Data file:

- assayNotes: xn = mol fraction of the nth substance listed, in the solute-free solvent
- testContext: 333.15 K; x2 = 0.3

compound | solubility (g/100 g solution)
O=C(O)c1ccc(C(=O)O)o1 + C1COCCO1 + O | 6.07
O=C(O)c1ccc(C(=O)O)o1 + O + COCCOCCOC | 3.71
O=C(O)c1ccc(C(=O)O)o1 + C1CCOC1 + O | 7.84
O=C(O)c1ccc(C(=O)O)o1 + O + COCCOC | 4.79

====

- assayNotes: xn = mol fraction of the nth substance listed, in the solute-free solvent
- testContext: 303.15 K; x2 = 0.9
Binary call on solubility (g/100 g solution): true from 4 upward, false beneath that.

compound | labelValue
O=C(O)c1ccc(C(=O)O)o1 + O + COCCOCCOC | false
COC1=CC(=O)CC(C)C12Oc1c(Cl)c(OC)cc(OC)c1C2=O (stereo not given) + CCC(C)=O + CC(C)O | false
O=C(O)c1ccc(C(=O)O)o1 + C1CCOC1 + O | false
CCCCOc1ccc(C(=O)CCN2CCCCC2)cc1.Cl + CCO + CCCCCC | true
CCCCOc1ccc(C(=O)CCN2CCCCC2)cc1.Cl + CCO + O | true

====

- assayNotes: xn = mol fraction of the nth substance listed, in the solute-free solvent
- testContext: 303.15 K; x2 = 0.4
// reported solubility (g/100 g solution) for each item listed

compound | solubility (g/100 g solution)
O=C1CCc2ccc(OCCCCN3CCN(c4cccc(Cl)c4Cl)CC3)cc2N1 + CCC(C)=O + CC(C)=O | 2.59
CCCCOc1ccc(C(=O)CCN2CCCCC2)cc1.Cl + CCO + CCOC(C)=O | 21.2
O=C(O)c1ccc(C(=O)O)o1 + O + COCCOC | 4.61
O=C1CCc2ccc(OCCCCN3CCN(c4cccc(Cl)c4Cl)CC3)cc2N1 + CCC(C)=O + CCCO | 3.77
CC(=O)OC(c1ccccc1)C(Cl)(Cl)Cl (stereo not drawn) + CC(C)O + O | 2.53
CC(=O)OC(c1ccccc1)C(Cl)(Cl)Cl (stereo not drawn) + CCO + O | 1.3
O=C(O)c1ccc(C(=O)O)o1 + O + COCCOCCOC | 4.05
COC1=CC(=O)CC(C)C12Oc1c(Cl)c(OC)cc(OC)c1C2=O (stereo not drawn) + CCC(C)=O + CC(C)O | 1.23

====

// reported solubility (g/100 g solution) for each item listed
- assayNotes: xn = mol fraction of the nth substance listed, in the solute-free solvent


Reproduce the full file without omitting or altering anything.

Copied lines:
- assayNotes: xn = mol fraction of the nth substance listed, in the solute-free solvent
- testContext: 333.15 K; x2 = 0.3

compound | solubility (g/100 g solution)
O=C(O)c1ccc(C(=O)O)o1 + C1COCCO1 + O | 6.07
O=C(O)c1ccc(C(=O)O)o1 + O + COCCOCCOC | 3.71
O=C(O)c1ccc(C(=O)O)o1 + C1CCOC1 + O | 7.84
O=C(O)c1ccc(C(=O)O)o1 + O + COCCOC | 4.79

====

- assayNotes: xn = mol fraction of the nth substance listed, in the solute-free solvent
- testContext: 303.15 K; x2 = 0.9
Binary call on solubility (g/100 g solution): true from 4 upward, false beneath that.

compound | labelValue
O=C(O)c1ccc(C(=O)O)o1 + O + COCCOCCOC | false
COC1=CC(=O)CC(C)C12Oc1c(Cl)c(OC)cc(OC)c1C2=O (stereo not given) + CCC(C)=O + CC(C)O | false
O=C(O)c1ccc(C(=O)O)o1 + C1CCOC1 + O | false
CCCCOc1ccc(C(=O)CCN2CCCCC2)cc1.Cl + CCO + CCCCCC | true
CCCCOc1ccc(C(=O)CCN2CCCCC2)cc1.Cl + CCO + O | true

====

- assayNotes: xn = mol fraction of the nth substance listed, in the solute-free solvent
- testContext: 303.15 K; x2 = 0.4
// reported solubility (g/100 g solution) for each item listed

compound | solubility (g/100 g solution)
O=C1CCc2ccc(OCCCCN3CCN(c4cccc(Cl)c4Cl)CC3)cc2N1 + CCC(C)=O + CC(C)=O | 2.59
CCCCOc1ccc(C(=O)CCN2CCCCC2)cc1.Cl + CCO + CCOC(C)=O | 21.2
O=C(O)c1ccc(C(=O)O)o1 + O + COCCOC | 4.61
O=C1CCc2ccc(OCCCCN3CCN(c4cccc(Cl)c4Cl)CC3)cc2N1 + CCC(C)=O + CCCO | 3.77
CC(=O)OC(c1ccccc1)C(Cl)(Cl)Cl (stereo not drawn) + CC(C)O + O | 2.53
CC(=O)OC(c1ccccc1)C(Cl)(Cl)Cl (stereo not drawn) + CCO + O | 1.3
O=C(O)c1ccc(C(=O)O)o1 + O + COCCOCCOC | 4.05
COC1=CC(=O)CC(C)C12Oc1c(Cl)c(OC)cc(OC)c1C2=O (stereo not drawn) + CCC(C)=O + CC(C)O | 1.23

====

// reported solubility (g/100 g solution) for each item listed
- assayNotes: xn = mol fraction of the nth substance listed, in the solute-free solvent